Because the prevalence of non-syndromic oligodontia is ≤ 1% , obtaining adequate sample sizes to study is difficult. Moreover, it appears that hypodontia has little effect on general growth patterns according to a longitudinal study by Roald et al. ; thus, previous studies examining craniofacial morphology often evaluated subjects with wide age ranges. However, according to alveolar bone development, along with the eruption of permanent teeth , it may be speculated that skeletal patterns differ before and after growth, especially in patients with severe congenitally missing teeth. Mogi et al.  evaluated craniofacial morphology in growing patients with oligodontia who were limited in dental age range, from III A to III C. They found that growing patients with oligodontia had a shorter anterior lower facial height and a tendency for skeletal class III relationship, compared with Japanese norms. Bondarets et al.  also classified patients with oligodontia, based on dental age. They found that patients had a shorter posterior facial height in the mixed dentition, but no significant differences in the permanent dentition, compared with the control group. However, it is difficult to evaluate patients with oligodontia according to dental age because dental age is based on the timing of eruption of permanent teeth . Thus, alternative, yet objective, evaluation methods are necessary for patients with oligodontia. The cervical vertebral maturation (CVM) method is a reliable indicator of individual skeletal maturity and has been used to detect peaks in mandibular growth based on an analysis of the second through fourth cervical vertebrae in a single cephalogram, a type of radiograph routinely available for orthodontic diagnosis. Six maturational stages of these three cervical vertebrae can be determined based on the morphology of their bodies. Cervical stage (CS) 1 and CS2 are prepeak stages, the peak in mandibular growth occurs between CS3 and CS4, and CS6 is recorded at least 2 years after the peak [26,27,28].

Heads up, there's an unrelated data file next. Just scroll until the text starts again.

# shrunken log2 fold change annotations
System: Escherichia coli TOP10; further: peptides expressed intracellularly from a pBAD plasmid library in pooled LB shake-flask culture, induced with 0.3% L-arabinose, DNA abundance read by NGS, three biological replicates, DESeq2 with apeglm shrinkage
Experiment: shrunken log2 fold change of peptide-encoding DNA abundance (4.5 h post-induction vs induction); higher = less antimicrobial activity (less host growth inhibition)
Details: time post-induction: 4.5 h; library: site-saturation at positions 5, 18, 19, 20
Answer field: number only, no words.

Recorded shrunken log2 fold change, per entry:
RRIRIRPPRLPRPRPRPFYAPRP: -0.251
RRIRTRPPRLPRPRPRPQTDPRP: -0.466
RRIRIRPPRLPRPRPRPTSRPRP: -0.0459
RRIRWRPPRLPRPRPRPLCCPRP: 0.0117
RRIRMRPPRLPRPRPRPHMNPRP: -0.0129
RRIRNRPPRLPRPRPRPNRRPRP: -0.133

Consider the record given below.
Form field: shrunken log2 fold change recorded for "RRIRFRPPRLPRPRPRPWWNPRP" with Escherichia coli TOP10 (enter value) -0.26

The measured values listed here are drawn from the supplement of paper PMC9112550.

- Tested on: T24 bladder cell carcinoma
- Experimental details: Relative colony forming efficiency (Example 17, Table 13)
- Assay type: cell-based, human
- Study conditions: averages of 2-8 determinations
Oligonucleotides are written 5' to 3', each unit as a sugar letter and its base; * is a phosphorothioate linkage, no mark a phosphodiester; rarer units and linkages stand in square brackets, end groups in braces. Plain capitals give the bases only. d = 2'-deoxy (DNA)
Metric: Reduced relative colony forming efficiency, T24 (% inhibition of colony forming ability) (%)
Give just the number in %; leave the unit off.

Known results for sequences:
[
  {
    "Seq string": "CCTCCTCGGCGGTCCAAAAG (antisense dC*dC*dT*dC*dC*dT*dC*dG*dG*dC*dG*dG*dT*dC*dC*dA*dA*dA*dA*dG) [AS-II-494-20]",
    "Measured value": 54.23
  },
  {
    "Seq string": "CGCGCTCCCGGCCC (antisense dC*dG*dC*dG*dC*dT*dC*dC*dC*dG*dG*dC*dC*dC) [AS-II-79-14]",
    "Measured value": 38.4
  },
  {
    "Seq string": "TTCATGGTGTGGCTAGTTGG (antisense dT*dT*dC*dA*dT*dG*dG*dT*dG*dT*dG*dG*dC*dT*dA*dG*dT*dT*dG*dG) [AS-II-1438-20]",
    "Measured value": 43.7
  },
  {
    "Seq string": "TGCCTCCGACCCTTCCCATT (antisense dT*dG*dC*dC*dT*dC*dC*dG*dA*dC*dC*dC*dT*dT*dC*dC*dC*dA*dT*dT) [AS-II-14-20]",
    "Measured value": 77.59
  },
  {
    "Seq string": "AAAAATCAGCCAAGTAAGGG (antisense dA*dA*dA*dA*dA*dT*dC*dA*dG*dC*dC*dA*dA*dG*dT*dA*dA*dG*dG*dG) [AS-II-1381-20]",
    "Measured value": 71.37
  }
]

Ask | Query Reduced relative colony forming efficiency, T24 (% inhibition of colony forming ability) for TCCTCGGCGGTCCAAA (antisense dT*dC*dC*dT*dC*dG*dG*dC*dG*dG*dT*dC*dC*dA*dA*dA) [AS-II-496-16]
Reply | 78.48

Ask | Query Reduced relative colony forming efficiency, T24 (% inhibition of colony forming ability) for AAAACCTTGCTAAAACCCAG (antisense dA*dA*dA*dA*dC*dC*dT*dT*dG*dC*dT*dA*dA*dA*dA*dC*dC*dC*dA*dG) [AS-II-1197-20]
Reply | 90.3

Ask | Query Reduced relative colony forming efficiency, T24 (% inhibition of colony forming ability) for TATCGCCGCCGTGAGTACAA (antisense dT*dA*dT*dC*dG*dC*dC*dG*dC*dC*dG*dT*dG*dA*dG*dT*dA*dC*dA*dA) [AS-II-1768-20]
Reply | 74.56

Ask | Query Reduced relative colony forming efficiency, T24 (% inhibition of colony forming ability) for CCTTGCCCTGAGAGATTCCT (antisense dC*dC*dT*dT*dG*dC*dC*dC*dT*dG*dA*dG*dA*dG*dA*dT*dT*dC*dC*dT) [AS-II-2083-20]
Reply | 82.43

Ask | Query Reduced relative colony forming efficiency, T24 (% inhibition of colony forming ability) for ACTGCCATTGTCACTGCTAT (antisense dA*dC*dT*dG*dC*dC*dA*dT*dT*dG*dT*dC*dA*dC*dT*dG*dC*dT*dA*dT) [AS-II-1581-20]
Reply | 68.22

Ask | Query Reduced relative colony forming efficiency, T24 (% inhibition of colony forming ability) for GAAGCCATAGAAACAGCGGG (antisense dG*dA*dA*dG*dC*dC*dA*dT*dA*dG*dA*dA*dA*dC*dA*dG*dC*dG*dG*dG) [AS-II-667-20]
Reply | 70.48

In the present study, we assessed two outcomes. First, we investigated the effect of congenitally missing teeth on craniofacial morphology by classifying patients with congenitally missing teeth, in accordance with the definition by Schalk-van der Weide et al. , into a hypodontia group (1–5 missing teeth) and an oligodontia group (≥ 6 missing teeth). Second, subjects in the oligodontia group were further categorized into two subgroups on the basis of cervical stage (CS)—stage I (CS2 or 3) and stage II (CS4 or above)—to characterize features of the maxillofacial morphology of oligodontia patients associated with individual skeletal maturity.